Meetings: A Practice for Everyday Life


Set up to “explore the potential of graphic design as a meaningful process of cultural production” and to “find new ways of communicating content” the design studio A Practice for Everyday Life caught our eye with their latest work for the catalogues of Tate Modern’s Hockney exhibition.

Founded in 2003 after Kirsty Carter and Emma Thomas graduated from their MA course at the Royal College of Art, the studio has gone on to work with everyone from Penguin Random House to the V&A and Goldfrapp. With a growing team based in Bethnal Green, East London, we sat down to talk Hockney, inspiration, and what the future holds.

As the fastest selling show in Tate’s history it must feel amazing to have created the accompanying books for the exhibition. How did the project originally come about?

We’ve worked with Tate many times in the past—they approached us last summer to design the Hockney catalogue and we were delighted to be asked. He’s one of our favourite artists and it’s been a dream of ours to design a book for him for a long time.

With over 200 images spanning so much of Hockney’s work and life how do you go about getting started on a project as large as this?

Our starting point came from images of Hockney himself—he’s such a distinctive character and in his portraits you can see the energy that lies within him. We wanted that to play an important role within the publication, so we put a young Hockney on the back cover and in the first pages of the book, and a more recent portrait between the plates section and the main essays. We already had in mind exactly what portraits we wanted to use, even before we were given any images from the Tate for our first presentation.

Did you take inspiration from any of Hockney’s work when considering the design for the books?

Our objective was to create something that felt appropriate and had an affinity with Hockney’s work, without being too directly referential. The work he’s created over six decades is so diverse, both in terms of media, scale and visual approach, that it felt wrong to draw directly from any one ‘period’ in his oeuvre. Instead, we wanted to capture some of the same spirit within the design that is visible throughout Hockney’s work.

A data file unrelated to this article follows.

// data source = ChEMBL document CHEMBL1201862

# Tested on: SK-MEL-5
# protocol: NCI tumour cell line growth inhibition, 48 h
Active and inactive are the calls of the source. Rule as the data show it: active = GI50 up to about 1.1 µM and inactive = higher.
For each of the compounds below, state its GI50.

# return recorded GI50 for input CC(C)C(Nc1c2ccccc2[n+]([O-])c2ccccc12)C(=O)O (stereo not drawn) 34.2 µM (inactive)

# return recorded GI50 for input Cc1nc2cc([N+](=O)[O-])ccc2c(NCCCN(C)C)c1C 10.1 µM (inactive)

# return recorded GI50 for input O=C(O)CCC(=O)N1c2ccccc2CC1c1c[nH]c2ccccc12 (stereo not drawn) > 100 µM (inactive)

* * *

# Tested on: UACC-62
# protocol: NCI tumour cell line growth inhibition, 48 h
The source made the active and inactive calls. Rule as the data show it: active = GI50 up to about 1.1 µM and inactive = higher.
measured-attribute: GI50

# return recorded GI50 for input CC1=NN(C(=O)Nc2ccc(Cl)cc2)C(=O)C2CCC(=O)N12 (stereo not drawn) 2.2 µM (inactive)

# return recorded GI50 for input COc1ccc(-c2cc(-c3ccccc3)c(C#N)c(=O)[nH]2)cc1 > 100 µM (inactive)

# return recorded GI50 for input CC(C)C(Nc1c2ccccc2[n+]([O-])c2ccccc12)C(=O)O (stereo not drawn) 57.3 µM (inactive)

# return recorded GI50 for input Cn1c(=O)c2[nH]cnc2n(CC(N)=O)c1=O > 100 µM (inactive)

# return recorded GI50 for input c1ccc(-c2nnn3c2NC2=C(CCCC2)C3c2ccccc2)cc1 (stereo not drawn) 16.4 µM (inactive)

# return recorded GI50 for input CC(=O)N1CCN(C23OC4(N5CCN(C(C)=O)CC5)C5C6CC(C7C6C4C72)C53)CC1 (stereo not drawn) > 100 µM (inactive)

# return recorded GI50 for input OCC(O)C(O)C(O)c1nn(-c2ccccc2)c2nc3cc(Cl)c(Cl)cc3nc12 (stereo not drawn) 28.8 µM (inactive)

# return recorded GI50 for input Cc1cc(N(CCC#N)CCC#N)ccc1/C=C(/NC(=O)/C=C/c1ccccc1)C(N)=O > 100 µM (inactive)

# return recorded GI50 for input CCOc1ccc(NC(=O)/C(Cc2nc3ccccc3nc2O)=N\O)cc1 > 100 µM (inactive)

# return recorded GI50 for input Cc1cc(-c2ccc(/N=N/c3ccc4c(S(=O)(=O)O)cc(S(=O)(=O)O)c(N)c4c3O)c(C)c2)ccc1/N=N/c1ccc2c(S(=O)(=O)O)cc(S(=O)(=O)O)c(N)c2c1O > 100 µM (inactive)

Is the distinction between the hard cover and soft cover editions of the book important to you? Did each present different challenges or opportunities for design?

Both editions are the same on the inside, so the covers offered us an opportunity to experiment with designs which might differentiate between the two, and make the most of the materials used for each. For the hardcover, we proposed a type-only cover, which was quite a bold choice; it’s very unusual for such a high-profile catalogue not to feature an image of a work on its cover, and this is usually something that a publisher will insist on. In this case, thankfully, everyone fell in love with it and we were able to make it happen. The hardcover edition also allowed us to add a couple of interesting additional details, such as the turquoise endpapers and head and tail bands.  

Could you tell us a little more about the final typefaces? Apparently you were influenced by Stephenson Blake’s grotesques from the 1800s . . .